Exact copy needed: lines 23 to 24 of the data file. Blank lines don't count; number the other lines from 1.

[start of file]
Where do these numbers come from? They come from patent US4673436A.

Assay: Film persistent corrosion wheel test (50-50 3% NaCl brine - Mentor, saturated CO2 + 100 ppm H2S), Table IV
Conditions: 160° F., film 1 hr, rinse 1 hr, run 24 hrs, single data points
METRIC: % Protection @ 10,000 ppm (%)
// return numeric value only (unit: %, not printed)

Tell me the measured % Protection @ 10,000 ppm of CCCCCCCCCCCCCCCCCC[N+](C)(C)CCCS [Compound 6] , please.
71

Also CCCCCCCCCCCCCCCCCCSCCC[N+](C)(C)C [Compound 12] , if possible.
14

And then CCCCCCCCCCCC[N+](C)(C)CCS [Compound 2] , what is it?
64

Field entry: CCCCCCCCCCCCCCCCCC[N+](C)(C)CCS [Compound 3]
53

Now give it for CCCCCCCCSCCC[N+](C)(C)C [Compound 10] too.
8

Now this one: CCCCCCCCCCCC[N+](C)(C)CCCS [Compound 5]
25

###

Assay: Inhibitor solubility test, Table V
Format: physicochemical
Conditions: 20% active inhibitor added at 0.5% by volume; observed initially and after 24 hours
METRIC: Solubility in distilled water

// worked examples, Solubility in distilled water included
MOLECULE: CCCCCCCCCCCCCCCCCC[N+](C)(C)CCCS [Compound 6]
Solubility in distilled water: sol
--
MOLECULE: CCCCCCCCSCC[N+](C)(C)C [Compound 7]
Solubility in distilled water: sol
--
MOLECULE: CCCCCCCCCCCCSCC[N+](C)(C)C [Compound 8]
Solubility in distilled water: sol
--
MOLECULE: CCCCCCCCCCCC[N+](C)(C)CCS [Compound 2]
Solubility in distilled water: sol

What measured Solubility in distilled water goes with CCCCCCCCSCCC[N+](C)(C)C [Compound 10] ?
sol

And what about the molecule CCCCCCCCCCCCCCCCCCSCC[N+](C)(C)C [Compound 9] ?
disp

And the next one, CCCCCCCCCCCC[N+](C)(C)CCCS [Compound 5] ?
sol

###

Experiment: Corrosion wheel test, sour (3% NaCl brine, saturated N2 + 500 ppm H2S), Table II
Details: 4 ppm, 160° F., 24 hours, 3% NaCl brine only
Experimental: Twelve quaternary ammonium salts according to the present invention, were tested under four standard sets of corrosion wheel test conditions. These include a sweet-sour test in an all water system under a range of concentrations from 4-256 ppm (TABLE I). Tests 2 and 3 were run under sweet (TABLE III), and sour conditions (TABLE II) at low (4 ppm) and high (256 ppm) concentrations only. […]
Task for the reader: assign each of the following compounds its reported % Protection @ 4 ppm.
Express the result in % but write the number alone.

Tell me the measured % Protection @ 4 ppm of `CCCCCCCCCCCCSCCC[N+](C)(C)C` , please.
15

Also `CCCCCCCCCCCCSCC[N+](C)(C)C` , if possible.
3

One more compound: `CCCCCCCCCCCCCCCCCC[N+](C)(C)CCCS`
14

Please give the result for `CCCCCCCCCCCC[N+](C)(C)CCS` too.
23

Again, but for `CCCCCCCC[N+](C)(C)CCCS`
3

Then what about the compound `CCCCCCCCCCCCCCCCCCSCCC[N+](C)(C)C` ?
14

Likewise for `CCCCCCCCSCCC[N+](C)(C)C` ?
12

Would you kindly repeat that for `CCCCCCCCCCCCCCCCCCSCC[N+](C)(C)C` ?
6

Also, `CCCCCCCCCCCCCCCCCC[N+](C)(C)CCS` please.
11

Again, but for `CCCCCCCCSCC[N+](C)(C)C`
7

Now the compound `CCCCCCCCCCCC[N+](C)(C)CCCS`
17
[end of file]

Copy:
// worked examples, Solubility in distilled water included
MOLECULE: CCCCCCCCCCCCCCCCCC[N+](C)(C)CCCS [Compound 6]